Last Thursday's pickup was a bit on the crazy side - T picked me up from the airport (flying home from the client site) and we dashed over to Piccino. Granted, it was a short flight, but after working until 9 or 10 each night, I'd seen better days. We noticed some people video taping people picking up their boxes, but didn't think too much of it. Mystery box, avocados and cherries in hand, we headed back to the car and were approached by the video people. They asked if we knew what we were going to cook with our newly acquired bounty and if we minded being interviewed. Frazzled, tired and hungry, the last thing I wanted to do was be video recorded (it brings back horrible memories of Communications class having to watch yourself on video in front of the entire class after embaressing yourself presenting in the first place), but I was pretty sure T would take the opportunity. I think they picked up more on my state of mind than T's eagerness to talk and left us alone.

Bummer. Because then I recognized her as Heidi from 101 Cookbooks. Ok, so I was a little star struck and regretting we hadn't said anything. After all, at least a part of this blog's existence can be attributed to her and her blog. (Speaking of star struck, we saw Mike Rowe of Dirty Jobs at the bar on Thursday. So maybe Dirty Jobs isn't quite the tv show you want to talk about on a food blog. But, the Discovery Channel is ranked up there with the Food Network in my mind, so sorry readers!).

I digress - We ended up making a fabulous meal with our Mystery Box ingredients, which I'll have to post later this week, and had we given it any thought before we picked up the box, we would have had a nice little blurb for the camera.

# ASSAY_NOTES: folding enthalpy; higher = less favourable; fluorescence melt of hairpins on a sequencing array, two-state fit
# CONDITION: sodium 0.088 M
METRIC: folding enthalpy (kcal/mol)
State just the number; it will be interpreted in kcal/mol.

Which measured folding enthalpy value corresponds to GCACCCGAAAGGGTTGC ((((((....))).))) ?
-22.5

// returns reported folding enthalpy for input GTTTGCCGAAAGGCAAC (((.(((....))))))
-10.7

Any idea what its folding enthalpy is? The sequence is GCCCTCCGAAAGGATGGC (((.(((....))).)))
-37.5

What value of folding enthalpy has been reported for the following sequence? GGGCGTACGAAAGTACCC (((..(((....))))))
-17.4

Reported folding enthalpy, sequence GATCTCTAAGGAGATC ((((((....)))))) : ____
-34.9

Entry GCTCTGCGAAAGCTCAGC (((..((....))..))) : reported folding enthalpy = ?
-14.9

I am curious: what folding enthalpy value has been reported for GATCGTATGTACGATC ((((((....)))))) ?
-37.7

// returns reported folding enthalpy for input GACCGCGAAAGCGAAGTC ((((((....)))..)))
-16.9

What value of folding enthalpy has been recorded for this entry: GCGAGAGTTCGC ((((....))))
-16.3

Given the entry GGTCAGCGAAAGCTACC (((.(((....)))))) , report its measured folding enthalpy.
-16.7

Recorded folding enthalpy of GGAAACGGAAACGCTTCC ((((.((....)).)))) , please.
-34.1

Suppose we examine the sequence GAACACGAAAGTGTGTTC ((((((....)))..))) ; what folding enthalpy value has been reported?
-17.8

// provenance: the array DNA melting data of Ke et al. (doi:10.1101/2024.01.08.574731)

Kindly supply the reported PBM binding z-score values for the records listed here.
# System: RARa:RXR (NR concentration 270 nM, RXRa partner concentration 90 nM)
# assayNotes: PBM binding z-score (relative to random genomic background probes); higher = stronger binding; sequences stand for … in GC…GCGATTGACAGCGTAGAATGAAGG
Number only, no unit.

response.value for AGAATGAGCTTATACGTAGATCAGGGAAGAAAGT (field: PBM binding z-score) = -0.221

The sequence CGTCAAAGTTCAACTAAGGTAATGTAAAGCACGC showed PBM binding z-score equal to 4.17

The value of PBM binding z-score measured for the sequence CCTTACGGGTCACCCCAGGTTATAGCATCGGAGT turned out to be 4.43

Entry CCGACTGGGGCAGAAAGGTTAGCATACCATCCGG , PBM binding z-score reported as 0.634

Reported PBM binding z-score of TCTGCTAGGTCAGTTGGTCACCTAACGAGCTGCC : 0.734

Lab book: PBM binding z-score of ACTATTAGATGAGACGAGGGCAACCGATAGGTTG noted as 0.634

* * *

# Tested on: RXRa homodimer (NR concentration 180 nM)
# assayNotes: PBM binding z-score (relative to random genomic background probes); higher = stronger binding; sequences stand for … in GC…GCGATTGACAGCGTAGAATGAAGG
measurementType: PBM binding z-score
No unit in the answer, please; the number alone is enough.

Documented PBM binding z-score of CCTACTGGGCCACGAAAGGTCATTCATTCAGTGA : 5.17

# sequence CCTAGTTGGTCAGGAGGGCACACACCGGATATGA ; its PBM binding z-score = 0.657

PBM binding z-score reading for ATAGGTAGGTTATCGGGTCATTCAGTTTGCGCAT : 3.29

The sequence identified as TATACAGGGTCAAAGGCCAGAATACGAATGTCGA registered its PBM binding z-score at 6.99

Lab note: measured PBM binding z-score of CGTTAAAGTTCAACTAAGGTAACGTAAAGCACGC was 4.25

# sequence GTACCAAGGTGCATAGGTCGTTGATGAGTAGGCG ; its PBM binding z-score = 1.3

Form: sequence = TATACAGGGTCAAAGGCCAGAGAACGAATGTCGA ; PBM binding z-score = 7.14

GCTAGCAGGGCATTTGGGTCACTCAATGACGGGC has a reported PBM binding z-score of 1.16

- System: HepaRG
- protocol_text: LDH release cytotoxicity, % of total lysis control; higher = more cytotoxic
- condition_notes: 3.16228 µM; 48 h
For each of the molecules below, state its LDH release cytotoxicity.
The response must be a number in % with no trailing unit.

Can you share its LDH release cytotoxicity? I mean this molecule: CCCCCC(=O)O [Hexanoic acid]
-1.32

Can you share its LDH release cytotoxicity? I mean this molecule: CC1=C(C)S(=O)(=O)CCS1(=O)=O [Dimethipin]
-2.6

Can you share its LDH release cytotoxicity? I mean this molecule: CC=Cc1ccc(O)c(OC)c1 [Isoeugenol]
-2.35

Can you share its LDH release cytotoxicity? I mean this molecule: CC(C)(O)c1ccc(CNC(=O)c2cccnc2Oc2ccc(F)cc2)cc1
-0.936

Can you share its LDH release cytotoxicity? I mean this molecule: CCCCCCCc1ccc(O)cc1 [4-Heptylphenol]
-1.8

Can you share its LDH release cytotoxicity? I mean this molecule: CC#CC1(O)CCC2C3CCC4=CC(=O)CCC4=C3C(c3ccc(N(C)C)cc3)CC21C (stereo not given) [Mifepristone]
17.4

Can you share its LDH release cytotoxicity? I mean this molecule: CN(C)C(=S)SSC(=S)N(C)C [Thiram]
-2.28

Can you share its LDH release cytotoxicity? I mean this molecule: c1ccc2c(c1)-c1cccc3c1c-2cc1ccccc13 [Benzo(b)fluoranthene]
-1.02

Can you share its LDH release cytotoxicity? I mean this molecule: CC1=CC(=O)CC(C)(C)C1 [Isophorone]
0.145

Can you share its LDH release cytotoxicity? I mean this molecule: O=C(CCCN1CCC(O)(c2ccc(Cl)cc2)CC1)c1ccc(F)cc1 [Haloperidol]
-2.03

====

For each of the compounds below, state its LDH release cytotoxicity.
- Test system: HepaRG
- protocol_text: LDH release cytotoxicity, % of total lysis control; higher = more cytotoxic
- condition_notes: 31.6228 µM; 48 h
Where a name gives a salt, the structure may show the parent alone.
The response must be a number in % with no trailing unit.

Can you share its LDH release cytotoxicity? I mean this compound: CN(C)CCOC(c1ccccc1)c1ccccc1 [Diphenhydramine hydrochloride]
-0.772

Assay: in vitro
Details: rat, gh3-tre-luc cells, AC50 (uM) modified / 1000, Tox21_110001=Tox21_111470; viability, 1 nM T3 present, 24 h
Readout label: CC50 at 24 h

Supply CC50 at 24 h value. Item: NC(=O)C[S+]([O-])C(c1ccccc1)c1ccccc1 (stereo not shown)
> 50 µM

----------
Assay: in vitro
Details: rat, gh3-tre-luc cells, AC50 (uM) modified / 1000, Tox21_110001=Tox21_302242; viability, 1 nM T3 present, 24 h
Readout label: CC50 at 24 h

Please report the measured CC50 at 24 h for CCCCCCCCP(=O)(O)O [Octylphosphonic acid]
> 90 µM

Since the last Mystery Thursday, I've been asked a good number of times, "So what'd you get in your mystery box this week, ChuThis?" Granted, I've only actually bought a Mystery box a few times now, but it REALLY excites me to see friends and family getting into the fresh, local vegetables idea, or at least curious enough to ask me about it. And, I'm in the middle of reading The Omnivore's Dilemma, which I'm sure I'll wholeheartedly recommend to everyone who asks.

So, to answer your question, this is what we received at Piccinio:

(Click on photo to see larger size)

In addition, our Mystery Box also contained Little Gem Lettuces, Genovese Basil, Gallegan Kale, Cauliflower, Cilantro, and English Peas. Plus, our 10 pounds of cherries, which disappeared faster than I could acquire a cherry pitter to make cherry pie.

Monday, June 16, 2008

Happy (Belated) Father's Day - Grilled Trout

Having used the grill at every opportunity over the past week, we've made a lot of steaks, chicken and shrimp - foods I feel like get the most play time on the grill. And as great as a grilled steak is, sometimes you just need a little diversity. While we were at Safeway debating between beef or chicken and not neither really appealing, I finally turned around and marched into the seafood section and was delighted to find a couple of trout.

Why hadn't I thought of this before? Granted the fish weren't the freshest things around and they certainly didn''t look like these fish my dad caught, but they turned out wonderfully. I feel like grilled fish just doesn't get enough credit even though it's so quick and simple. Perhaps people are afraid that the fish is too delicate, but as long as you have a clean grill, you shouldn't have any problems. Just resist the temptation to poke or play with the fish on the grill - hard to do, I know :P